Understanding who we are

Jan Aitken
Jan Aitken
Defining our identity is a lifelong challenge, writes life coach Jan Aitken. 

I was listening to the radio while driving and the song Who Are You? (by The Who) came on.

"Who are you? (who, who, who, who?) I really wanna know (who are you? who, who, who, who?)"

It struck me it's a question we ask ourselves, often when faced with a crisis or life-changing event.

Perhaps we've had an important relationship breakdown, been made redundant or suffered a major health event. Such life events seem to invoke a feeling of inadequacy around who we think we are.

We search for a core sense of ourselves in order to create stability and reassemble some feelings of self-worth.

When an important part of our life changes, usually for the worse but not always, we seem to lose something of how we view ourselves, of our identity. No longer are we a "partner", an "engineer", a "mother of small children", the "guy who owns that pink Lamborghini" etc.

Some aspects of our identity will change as we reflect and recraft ourselves. Photo: Getty Images
Some aspects of our identity will change as we reflect and recraft ourselves. Photo: Getty Images

We are very quick to identify ourselves through our circumstances - our occupation, our roles in life, our relationship status or our ability to amass material goods and wealth, or as I call them our "life markers".

But is that really who we are and is our identity a static concept?

By attaching our sense of identity to our life markers we give away some control over how we define ourselves.

We may not always have a choice about being a partner if our loved one chooses to move on without involving us in the decision making, we may not always be an engineer if a medical event renders us incapable of continuing along that career path, our children will grow up and leave home.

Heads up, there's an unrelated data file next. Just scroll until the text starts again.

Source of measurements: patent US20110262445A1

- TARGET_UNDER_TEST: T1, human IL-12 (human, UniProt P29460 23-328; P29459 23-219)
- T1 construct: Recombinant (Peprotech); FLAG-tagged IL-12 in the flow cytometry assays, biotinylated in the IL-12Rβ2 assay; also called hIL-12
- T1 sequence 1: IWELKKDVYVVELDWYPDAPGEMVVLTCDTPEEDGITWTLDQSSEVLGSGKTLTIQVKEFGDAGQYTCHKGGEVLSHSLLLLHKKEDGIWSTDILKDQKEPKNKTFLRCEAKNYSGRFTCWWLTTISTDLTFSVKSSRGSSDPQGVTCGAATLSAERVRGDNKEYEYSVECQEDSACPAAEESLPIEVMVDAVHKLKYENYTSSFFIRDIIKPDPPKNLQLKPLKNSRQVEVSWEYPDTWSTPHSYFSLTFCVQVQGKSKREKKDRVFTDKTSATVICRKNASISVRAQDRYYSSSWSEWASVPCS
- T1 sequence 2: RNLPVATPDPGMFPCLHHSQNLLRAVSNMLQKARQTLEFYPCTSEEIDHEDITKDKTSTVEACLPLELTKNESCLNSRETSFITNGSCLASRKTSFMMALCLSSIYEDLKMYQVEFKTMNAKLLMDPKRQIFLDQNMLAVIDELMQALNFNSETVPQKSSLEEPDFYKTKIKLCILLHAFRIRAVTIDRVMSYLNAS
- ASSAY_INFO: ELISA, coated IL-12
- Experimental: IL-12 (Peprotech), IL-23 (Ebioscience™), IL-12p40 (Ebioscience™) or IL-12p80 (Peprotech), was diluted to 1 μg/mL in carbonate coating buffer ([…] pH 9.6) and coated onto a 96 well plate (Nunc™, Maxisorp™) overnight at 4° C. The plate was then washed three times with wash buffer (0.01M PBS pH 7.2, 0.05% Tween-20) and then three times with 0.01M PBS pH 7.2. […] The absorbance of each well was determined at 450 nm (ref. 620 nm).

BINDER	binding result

When life markers are stripped from us we can be left reeling and feeling like our emotions have been laid bare. A period of grief can follow.

It's important to acknowledge the grief, to feel it and work through it with support and self-compassion.

A period of stabilisation can then follow when we attempt to regroup and create new routines.

When life has settled, a time of reflection can be useful and it's here the question of "who am I" is probably best placed.

It's my view that our identity and its development is an ongoing, lifelong process.

While the question remains the same the answer will be dependent on our age and stage in life. There's no one answer to "who am I" that serves us on a lifelong basis.

Some aspects of our identity will remain unchanged and others will change as we reflect and re-craft ourselves.

We can choose to keep the parts that have served us well and shed the parts that constrain us or no longer fit.

By purposefully loosening our grip on some of the ill-fitting or old aspects of our identity we open ourselves up to possibilities of growing and developing in ways we may not have thought possible.

So, what can we use to help identify who we are if our "life markers" are changeable and precarious?